Best-of lists at the end of the year are always a bit arbitrary, dependent as they are on individual taste and happenstance. But we stand by these as at least some of the very best CD releases of 2009, nationally and locally.
New technology in the last decade has in many ways democratized the album-making process for musicians, making it easier and easier to record and release music. On one hand, there’s more music. On the other…there’s more music. This makes it harder to both find and separate out the good stuff. These lists are in no way complete or definitive, but we hope they’ll inspire exploration.
Best Local CDs
1. His & Her Vanities, “The Mighty Lunge” (Science of Sound) — From the nervous caffeination and slicing beats of “Hits Like Hail” to Ricky and Terrin Reimer’s silvery harmonizing on “Wake Up This Day,” this is fully developed and cathartic post-punk.
2. dumate, “We Have the Technology” (World Around Records) — This follow up to dumate’s debut “The Known Knowns” is a true team effort: the hip-hop fusion pops with Man Mantis’ jagged, cascading production, Jah Boogie’s smooth singing, Nick Moran’s crackling bass and the sharply constructed rhyming of emcees Dudu Stinks and DLO.
3. iCarus Himself, “Coffins” (Science of Sound) — Songwriter Nick Whetro has a Ween-like knack for screwy lyrics, and manages to sound both scrappy and intensely precise on this album of punchy rock.
4. Cougar, “Patriot” (Ninja Tune) — With members scattered around Wisconsin and elsewhere, Cougar is only partially Madisonian, but the post-rock group deserves (and is getting) attention for these richly textured, surprising anthems.
5. The Cajun Strangers, “Cajun Country Ramble” (Swallow Records) — Playing music more appropriate for a muggy bayou than between two frozen lakes, this unlikely group of Madisonians plays 22 original Creole dance tunes in the traditional style on this lively 22-song CD.
6. All Tiny Creatures, “Segni” (Hometapes) — The math rock quartet sinks in like a musical muscle relaxant on this four-song EP of instrumentals by knitting and unraveling looping arpeggios, kneading open chords with increasing urgency but never quite climaxing or resolving. To powerful effect, the band tinkers and jabs like humans teasing a machine.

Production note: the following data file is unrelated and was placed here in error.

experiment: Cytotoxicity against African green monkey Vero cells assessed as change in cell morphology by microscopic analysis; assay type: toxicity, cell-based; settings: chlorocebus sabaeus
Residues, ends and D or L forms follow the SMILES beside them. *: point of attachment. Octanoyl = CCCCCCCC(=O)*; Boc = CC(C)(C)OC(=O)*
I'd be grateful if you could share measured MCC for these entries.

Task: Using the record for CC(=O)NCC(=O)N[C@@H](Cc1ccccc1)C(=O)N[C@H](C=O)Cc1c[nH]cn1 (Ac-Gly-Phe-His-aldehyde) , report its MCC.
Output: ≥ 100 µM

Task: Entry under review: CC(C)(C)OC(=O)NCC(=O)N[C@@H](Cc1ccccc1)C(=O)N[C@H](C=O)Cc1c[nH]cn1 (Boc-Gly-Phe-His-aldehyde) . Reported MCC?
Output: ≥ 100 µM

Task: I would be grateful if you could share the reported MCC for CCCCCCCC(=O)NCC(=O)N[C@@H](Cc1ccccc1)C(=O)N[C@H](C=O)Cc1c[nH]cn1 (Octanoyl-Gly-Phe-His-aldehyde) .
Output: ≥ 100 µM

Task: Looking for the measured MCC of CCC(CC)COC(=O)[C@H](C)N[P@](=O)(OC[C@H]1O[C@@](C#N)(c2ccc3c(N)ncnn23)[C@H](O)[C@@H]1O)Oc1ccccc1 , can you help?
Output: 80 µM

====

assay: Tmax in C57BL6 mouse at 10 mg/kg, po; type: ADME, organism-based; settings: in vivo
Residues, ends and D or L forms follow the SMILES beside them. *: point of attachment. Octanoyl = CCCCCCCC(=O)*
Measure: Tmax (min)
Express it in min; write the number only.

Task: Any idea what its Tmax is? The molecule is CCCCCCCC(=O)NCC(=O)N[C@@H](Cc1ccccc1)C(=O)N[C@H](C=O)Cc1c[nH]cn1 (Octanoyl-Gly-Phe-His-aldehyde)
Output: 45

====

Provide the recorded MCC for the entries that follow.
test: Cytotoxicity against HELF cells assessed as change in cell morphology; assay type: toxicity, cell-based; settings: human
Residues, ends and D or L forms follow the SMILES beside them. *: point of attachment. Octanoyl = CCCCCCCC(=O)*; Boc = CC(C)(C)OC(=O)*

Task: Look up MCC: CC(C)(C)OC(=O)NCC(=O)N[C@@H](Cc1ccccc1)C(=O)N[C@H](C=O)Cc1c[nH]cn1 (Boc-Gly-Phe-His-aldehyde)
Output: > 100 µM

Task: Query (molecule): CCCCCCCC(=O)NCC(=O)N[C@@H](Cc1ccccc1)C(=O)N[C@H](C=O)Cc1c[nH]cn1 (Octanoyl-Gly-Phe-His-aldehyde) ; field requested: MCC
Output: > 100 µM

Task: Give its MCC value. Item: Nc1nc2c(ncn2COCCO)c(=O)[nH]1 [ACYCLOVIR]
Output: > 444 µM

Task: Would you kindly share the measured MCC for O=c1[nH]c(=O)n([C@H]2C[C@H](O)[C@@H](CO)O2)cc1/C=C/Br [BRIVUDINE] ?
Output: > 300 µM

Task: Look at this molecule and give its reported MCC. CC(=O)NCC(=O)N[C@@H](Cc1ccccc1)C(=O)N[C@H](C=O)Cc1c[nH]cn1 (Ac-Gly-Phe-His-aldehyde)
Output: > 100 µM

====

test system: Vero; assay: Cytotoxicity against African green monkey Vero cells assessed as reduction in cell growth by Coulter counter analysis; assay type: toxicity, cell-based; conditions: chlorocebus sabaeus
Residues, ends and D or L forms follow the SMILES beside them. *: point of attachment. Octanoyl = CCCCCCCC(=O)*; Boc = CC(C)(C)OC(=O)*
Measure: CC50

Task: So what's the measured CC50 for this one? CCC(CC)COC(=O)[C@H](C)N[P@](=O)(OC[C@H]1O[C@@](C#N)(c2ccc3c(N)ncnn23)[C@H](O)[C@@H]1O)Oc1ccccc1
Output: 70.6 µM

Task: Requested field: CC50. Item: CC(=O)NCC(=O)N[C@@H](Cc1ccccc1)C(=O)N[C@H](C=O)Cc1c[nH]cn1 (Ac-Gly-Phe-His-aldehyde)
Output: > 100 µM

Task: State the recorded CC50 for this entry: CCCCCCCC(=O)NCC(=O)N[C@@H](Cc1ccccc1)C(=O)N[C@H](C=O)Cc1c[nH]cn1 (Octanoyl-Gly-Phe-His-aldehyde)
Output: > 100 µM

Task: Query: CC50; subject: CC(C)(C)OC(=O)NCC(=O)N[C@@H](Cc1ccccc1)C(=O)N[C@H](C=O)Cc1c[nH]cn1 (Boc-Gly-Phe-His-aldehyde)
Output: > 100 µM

7. Know Boundaries, “The Ghost Spell according to Know Boundaries” (self-released) — Fusing rap and rock doesn’t often yield quality (the less said about Limp Bizkit, the better), but Know Boundaries are different, tempering the usual dumb bombast of the genre with wit, politics, funk and smooth production.
— Katjusa Cisar
Best national CDs
1. Neko Case, "Middle Cyclone" (Anti) - The idea of using wildlife metaphors to delve into the human heart works brilliantly on this album, which is chock full of terrific songs that showcase not only Case's incredible pipes, but her sharp songwriting pen. A career high from an artist who just keeps getting better and better.
2. Avett Brothers, "I And Love And You" (Sony) - The North Carolina roots-rock band can dive deep into heartbreak in its songs (especially the devastating title track) and never veer into sentimentality. The songwriting is like great fiction with pedal steel guitar and violin added in.
3. Monsters of Folk, "Monsters of Folk" (Shangri-La) - Most supergroups fizzle, but this amiable project featuring M. Ward, Jim James and Conor Oberst played to the strengths of all involved. Each seemed to bring some of his best material to the album, and the result is a terrific collection of songs.
4. Yeah Yeah Yeahs, "It's Blitz" (Interscope) - The art rockers took a dramatic left turn on their last album, trading in jagged punk guitars for pulsing dance-rock keyboards and drum machines. But the underlying tension and unrest that stoked their older tunes remained dangerously intact.
5. The Doves, "Kingdom of Rust" (Astralwerks) - Although it's been largely overlooked by critics, the Manchester rock band brought a euphoric tone and epic sweep to its fourth album, adding elements of electronica and Americana to the arena-rock power of its songs.
6. Cave Singers, "Welcome Joy" (Matador) - This band from the Pacific Northwest has a homemade, rootsy vibe, but every once in a while, just when you are lulled by its Nick Drake-like folk, a full-on prog-rock explosion will catch you by surprise. One of the nicest discoveries of 2009.
7. Sonic Youth, "The Eternal" (Matador) - One of indie rock's most venerable bands came roaring back in 2009 with an album that focused their experimental bent into some killer rock songs.
Honorable mentions: Grizzly Bear's "Veckatimest," Phoenix's "Wolfgang Amadeus Phoenix," Andrew Bird's "Noble Beast," Wilco's "Wilco (The Album)," and The Swell Season's "Strict Joy."
- Rob Thomas